Table 1: Key Metrics and Rankings
Morocco enjoys political stability, robust infrastructure, and a strategic location, which have contributed to its emergence as a regional manufacturing and export base for international companies. Morocco is actively encouraging and facilitating foreign investment, particularly in export sectors like manufacturing, through macro-economic policies, trade liberalization, investment incentives, and structural reforms. Morocco’s overarching economic development plan seeks to transform the country into a regional business hub by leveraging its unique status as a multilingual, cosmopolitan nation situated at the tri-regional focal point of Sub-Saharan Africa, the Middle East, and Europe. In recent years, this strategy increasingly influenced Morocco’s relationship and role on the African continent. The Government of Morocco has implemented a series of strategies aimed at boosting employment, attracting foreign investment, and raising performance and output in key revenue-earning sectors, such as the automotive and aerospace industries.
Morocco attracts the fifth-most foreign direct investment (FDI) in Africa, a figure that increased 23 percent in 2017. As part of a government-wide strategy to strengthen its position as an African financial hub, Morocco offers incentives for firms that locate their regional headquarters in Morocco, such as the Casablanca Finance City (CFC), Morocco’s flagship financial and business hub launched in 2010. CFC intends to open a new, 28-story skyscraper in 2019, which will eventually house all CFC members. Morocco’s return to the African Union in January 2017 and the launch of the African Continental Free Trade Area (CFTA) in March 2018 provide Morocco further opportunities to promote foreign investment and trade and accelerate economic development. In late 2018, Morocco’s long-anticipated high-speed train began service connecting Casablanca, Rabat, and the port city of Tangier. Despite the significant improvements in its business environment and infrastructure, insufficient skilled labor, weak intellectual property rights (IPR) protections, inefficient government bureaucracy, and the slow pace of regulatory reform remain challenges for Morocco.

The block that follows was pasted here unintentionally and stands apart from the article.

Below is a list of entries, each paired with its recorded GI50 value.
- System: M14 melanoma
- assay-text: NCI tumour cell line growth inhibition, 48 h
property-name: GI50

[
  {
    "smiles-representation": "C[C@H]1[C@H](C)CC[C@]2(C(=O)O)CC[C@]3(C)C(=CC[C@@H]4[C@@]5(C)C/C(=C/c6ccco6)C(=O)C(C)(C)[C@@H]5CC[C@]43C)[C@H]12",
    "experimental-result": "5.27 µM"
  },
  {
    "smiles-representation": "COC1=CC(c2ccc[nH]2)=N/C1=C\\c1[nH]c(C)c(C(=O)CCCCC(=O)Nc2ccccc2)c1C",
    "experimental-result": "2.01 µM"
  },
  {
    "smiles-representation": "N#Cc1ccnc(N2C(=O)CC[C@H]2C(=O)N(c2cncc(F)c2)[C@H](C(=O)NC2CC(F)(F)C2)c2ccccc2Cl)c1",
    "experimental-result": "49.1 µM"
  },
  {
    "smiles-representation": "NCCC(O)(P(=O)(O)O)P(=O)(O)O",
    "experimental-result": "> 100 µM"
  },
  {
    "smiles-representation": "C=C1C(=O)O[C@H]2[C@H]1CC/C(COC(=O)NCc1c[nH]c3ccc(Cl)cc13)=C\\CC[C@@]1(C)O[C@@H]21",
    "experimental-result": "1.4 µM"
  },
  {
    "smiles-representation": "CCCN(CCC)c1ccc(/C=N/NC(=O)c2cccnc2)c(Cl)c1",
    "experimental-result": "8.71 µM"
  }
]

Morocco has ratified 69 bilateral investment treaties for the promotion and protection of investments and 60 economic agreements – including with the United States and most EU nations – that aim to eliminate the double taxation of income or gains. Morocco’s Free Trade Agreement (FTA) with the United States entered into force in 2006, eliminating tariffs on more than 95 percent of qualifying consumer and industrial goods. The Government of Morocco plans to phase out tariffs for a limited number of products through 2030. Since the U.S.-Morocco FTA came into effect, overall annual bilateral trade has increased by more than 250 percent, making the United States Morocco’s fourth largest trading partner. The U.S. is the second largest foreign investor in Morocco and the U.S. and Moroccan governments work closely to increase trade and investment through high-level consultations, bilateral dialogue, and the annual U.S.-Morocco Trade and Investment Forum, which provides a platform to strengthen business-to-business ties.